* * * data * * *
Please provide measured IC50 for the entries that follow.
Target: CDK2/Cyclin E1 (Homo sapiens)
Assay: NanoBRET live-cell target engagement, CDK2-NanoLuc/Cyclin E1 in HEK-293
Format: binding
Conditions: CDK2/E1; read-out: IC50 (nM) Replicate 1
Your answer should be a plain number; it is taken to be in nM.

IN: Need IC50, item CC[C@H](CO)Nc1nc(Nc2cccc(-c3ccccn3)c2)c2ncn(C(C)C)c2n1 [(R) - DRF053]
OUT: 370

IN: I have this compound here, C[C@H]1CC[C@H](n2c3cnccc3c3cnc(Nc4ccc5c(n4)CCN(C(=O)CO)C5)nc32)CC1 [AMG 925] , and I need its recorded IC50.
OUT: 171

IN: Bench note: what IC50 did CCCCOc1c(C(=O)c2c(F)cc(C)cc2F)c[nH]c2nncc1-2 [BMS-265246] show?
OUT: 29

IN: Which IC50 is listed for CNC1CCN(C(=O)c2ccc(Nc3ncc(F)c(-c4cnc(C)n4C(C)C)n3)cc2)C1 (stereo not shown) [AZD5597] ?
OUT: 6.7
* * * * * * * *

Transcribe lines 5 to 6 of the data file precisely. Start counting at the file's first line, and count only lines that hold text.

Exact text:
Conditions: CDK2/E1; read-out: IC50 (nM) Replicate 1
Your answer should be a plain number; it is taken to be in nM.